What A Terrible World, What A Beautiful World
Decemberists frontman and principal songwriter Colin Meloy said in a recent Australian interview that the three children’s books he created with his wife, Carson Ellis, since the release of 2011’s The King Is Dead, satisfied his innate desire to craft narrative.
So on his band’s seventh full-length release, What a Terrible World, What a Beautiful World, we see rare glimpses of Meloy’s personal leanings and admissions. This is immediately evident on the wry opener ‘The Singer Addresses His Audience’, in which Meloy ironically dissects the relationship between band and fanbase. On ‘Philomena’, Meloy relives his youth and proclaims ‘All that I wanted in the world was just to see a naked girl‘.
Sonically, What a Terrible World is a throw-back to the pastoral, old-world pop folk and brevity of 2005’s Picaresque and much of 2006’s The Crane Wife. There’s no clear narrative thread between the songs. It is a vast contrast to the group’s 2009 folk-rock opera masterpiece, The Hazards of Love, and is a far cry from the country-rock of 2011’s The King is Dead.
But when Meloy and band crafts a record such as this, they draw on an esteemed array of artful songwriting techniques. The single, ‘Make You Better’, immediately evokes the joyous, resounding anthemic quality that defines The Decemberists’ sound. Elegant, rambling folk tracks like ‘Lake Song’ fit effortlessly alongside stripped-back Americana like ‘Carolina Low’. ‘Cavalry Captain’, with its brass hook, is one of the best tracks the band has ever released. These are the elements of a classic Decemberists record – songs that feel like short stories in collection by a single author.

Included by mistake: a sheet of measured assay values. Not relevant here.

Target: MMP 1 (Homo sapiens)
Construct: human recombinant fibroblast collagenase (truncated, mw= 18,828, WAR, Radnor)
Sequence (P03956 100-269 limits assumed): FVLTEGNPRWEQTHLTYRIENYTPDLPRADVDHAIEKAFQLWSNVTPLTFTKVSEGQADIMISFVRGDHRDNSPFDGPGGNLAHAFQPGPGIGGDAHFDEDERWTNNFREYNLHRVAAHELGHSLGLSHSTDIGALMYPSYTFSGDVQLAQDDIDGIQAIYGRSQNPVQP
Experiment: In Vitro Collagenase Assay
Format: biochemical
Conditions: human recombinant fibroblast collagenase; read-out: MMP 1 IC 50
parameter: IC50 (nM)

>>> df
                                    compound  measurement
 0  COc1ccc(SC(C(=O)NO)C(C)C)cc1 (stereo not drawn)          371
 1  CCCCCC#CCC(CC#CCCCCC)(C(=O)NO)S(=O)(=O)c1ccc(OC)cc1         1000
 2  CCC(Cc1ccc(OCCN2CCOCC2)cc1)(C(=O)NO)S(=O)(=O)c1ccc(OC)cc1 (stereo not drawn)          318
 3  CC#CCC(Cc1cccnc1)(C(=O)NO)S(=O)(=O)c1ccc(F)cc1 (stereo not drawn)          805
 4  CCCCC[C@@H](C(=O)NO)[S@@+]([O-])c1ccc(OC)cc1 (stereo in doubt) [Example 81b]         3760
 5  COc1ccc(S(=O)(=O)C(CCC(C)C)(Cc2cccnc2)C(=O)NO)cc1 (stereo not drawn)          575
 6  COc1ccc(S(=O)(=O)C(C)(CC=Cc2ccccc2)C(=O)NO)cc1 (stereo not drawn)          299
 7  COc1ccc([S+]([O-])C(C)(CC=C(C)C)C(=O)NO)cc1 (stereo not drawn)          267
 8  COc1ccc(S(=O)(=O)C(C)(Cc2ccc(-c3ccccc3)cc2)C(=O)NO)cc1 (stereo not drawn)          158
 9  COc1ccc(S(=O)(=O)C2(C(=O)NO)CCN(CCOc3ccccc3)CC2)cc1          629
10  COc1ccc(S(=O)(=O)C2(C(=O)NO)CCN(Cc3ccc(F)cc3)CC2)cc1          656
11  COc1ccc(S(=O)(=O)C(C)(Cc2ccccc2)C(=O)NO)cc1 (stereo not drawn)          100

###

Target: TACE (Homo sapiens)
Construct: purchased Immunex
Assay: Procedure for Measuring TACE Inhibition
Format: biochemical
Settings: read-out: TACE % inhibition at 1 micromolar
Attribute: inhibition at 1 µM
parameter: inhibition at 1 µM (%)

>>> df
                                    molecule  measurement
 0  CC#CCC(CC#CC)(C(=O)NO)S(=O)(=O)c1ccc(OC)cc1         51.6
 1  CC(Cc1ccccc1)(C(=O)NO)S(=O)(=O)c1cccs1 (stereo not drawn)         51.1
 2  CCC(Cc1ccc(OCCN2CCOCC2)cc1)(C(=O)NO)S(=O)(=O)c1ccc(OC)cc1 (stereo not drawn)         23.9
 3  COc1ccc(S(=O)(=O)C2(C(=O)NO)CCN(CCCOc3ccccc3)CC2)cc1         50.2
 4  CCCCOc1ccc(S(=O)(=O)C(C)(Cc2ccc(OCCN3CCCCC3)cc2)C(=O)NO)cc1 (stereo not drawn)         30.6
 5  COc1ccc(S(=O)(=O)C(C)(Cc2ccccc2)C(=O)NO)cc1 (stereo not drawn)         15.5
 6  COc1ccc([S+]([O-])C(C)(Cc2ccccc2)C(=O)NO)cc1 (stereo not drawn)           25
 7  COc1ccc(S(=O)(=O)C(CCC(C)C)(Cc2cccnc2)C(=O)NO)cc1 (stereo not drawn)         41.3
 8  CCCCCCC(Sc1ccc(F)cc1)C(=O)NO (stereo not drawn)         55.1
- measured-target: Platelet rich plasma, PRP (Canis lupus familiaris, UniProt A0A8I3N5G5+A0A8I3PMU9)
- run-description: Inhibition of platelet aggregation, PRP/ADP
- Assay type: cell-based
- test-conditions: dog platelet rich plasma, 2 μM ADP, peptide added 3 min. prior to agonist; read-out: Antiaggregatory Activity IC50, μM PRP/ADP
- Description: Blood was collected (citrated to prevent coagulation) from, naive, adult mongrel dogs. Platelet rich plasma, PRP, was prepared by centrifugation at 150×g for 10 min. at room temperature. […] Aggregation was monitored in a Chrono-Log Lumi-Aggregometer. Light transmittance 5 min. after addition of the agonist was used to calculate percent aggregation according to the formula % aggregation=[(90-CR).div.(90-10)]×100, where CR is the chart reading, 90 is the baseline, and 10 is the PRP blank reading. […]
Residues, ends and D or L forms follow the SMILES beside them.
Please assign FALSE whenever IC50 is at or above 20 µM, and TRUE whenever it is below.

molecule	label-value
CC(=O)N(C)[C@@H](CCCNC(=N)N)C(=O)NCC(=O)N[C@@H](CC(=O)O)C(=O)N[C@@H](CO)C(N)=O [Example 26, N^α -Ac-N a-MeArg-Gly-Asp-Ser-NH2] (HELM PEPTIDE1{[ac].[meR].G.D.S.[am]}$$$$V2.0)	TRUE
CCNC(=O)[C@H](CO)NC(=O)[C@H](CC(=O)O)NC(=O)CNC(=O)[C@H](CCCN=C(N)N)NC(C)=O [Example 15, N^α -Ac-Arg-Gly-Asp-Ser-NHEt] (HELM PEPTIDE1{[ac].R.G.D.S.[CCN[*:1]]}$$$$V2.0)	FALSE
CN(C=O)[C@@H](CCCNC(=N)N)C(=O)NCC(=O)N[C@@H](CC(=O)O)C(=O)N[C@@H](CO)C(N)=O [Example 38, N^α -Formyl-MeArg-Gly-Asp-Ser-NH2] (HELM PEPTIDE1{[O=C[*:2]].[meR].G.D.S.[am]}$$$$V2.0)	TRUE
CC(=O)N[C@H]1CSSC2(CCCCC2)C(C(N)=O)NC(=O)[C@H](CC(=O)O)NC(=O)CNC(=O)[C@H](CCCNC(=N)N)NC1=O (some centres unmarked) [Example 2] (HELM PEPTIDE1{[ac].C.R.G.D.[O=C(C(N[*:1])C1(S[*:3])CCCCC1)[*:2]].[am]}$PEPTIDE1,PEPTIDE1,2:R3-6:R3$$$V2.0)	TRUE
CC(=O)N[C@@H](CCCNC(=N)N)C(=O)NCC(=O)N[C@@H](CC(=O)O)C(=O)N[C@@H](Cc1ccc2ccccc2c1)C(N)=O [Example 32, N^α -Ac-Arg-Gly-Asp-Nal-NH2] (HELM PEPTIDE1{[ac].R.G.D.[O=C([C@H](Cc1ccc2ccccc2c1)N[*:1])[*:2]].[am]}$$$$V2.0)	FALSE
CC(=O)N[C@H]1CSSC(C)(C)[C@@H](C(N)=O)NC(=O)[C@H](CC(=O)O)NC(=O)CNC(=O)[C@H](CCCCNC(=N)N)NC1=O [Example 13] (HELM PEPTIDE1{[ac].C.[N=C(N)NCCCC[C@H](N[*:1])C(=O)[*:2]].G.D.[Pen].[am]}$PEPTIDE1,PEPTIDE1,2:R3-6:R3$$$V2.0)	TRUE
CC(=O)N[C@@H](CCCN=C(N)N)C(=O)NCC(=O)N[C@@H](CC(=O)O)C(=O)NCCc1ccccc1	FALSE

Meloy remains one of the most verbose and eloquent of all lyricists in modern music, and the lush instrumentation provided by the incredible artists in his fold serve his poetry with stunning clarity. And in the record’s title, Meloy and co. articulate the divided opinion of most astute humans. But they also sum up the literary depth of their songbook – songs that are often as beautiful as they are dark. Terrible and beautiful – the dichotomy present in The Decemberists’ most stirring compositions.